Two Letters Re: Folding Fighting/Utility Knife Recommendations?


Regarding the recent posts, I want to make a few posts about folding knives. First, while larger folders are definitely better for larger tasks and of course for self-defense, One needs to take time to learn what is legal to carry in their state. My state, for example, only allows a maximum blade length of 3.5 inches. I follow the law, but carry TWO such folders. It would be a massive hassle to get in trouble with an overly zealous police officer. Better to be sure, and know the law.

As for folders, I like several Spydercos, such as the Endura and Delica, the Para Military and the James Keating model. I have several CRKT [Columbia River Knife and Tool] models, as I am the CRKT Forum moderator at The CRKT Hawk D.O.G. Lock is a sleeper in their line. I’ve carried one off and on for a few years, and you couldn’t kill it if you tried. I didn’t see it in Columbia River’s latest catalog, but there are a lot of them out there for sale in shops, on line, and on eBay. The CRKT Hammond Cruiser is also a very stout knife. I know of a soldier who has used his in Iraq to open cans, MREs and all kinds of things you shouldn’t be able to open with a folder.

As for folder fighting skills, I encourage everyone to buy the Gabe Suarez “Big Folders Fighting Skills” DVD. Gabe shows several drills to teach a student to draw and deploy large Cold Steel Voyager clip point folders. He favors the XL and X2 models, which are fine for woodsy camping carry, but not legal to carry here, because of their six inch blade length. However, his skills transfer to other similarly designed folders. I encourage anyone who carries a folder as a back up to buy this DVD and study it. – Lawrence in West Virginia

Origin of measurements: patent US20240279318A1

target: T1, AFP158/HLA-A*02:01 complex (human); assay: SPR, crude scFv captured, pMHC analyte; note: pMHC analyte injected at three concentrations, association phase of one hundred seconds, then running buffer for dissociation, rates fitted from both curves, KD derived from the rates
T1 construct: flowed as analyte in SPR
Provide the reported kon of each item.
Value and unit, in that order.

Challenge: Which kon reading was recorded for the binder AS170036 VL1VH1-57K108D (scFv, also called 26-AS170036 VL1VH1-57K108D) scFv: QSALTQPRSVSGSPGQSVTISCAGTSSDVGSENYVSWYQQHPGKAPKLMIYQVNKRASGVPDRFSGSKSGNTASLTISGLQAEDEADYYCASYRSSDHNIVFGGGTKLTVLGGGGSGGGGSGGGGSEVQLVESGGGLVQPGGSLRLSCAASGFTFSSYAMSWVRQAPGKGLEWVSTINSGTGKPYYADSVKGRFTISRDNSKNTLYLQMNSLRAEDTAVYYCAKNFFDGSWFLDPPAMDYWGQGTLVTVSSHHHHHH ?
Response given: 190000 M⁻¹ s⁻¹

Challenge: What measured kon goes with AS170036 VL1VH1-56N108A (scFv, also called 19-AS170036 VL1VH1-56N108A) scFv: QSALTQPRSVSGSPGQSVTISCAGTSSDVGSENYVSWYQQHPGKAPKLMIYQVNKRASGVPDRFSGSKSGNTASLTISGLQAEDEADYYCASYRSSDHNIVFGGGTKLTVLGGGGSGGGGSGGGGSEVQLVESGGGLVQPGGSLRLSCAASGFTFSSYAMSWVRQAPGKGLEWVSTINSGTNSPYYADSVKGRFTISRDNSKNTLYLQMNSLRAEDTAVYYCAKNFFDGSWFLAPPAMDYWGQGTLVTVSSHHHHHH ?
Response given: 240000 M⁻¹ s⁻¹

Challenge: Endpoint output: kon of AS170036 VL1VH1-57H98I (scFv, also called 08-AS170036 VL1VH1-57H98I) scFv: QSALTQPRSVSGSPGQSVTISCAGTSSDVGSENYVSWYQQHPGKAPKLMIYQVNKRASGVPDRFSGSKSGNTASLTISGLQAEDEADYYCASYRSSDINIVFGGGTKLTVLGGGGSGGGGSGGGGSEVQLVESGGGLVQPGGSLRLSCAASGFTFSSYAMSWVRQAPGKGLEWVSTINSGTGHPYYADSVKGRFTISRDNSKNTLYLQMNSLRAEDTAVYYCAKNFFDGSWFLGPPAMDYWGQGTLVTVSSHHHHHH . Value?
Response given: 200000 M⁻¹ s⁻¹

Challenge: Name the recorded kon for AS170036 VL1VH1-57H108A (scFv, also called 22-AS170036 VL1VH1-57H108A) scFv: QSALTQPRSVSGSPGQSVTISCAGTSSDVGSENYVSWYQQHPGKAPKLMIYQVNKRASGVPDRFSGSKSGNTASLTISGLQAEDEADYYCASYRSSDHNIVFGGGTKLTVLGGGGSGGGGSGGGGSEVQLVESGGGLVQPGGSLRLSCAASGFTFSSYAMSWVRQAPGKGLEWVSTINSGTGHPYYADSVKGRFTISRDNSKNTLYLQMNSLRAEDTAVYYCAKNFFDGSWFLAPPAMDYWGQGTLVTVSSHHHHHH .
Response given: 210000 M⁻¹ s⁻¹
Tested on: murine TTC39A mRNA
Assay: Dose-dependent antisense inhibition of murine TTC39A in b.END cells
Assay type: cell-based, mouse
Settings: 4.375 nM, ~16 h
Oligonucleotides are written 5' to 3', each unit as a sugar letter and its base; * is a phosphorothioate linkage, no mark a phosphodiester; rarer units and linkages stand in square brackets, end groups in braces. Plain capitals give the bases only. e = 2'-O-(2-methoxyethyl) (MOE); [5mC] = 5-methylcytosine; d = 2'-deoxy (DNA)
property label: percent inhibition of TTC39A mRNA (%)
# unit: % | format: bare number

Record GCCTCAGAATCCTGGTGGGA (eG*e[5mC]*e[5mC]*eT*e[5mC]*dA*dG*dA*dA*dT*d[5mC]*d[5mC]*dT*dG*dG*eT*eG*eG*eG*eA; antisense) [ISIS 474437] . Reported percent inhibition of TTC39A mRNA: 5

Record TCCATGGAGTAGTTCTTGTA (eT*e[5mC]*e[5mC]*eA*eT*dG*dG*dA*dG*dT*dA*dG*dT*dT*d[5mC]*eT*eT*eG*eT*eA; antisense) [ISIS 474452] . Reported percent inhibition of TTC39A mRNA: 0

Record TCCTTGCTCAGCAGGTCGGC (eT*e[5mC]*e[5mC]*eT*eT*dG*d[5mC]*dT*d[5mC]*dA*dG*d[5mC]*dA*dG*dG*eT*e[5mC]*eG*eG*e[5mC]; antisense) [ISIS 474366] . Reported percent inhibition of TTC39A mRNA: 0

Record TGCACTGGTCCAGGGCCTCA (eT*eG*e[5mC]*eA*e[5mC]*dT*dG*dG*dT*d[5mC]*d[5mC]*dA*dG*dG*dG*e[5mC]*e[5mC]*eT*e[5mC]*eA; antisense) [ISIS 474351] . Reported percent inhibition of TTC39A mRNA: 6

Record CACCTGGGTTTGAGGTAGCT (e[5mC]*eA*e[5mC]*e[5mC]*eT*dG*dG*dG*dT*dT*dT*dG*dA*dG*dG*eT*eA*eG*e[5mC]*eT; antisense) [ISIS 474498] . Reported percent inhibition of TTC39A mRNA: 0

I completely agree with both OSOM and yourself; a fixed blade is preferable for many reasons, but the convenience and legalities of a folder make it the one I carry everyday.
Emerson Knives has a middle ground I believe, a feature called the “wave” that catches on the edge of your pocket, causing the blade to come open as you draw it.
A gent who posts under the name “Goshin” on Alpharubicon suggetsed a way to add the same functionality to any tip up carried folder that utilizes a thumb hole. Using a Dremel tool or a hacksaw, you can remove enough steel from the thumbhole to allow a “catch” on your pocket and open as you draw. Another way (and superior, in my opinion) is to attach a cable or zip tie to the thumb hole and cut it short; this provides the same function without destructive modification.
(See: )
I find it performs best to reverse the pocket clip so the knife comes up in a reverse grip. It is truly amazing how quickly a folder can be deployed this way [from a front pants pocket], perhaps even faster that a concealed fixed blade as there is no concealing garment to clear before drawing. As always, thank you for the resource your blog provides. Respectfully, – Pat R.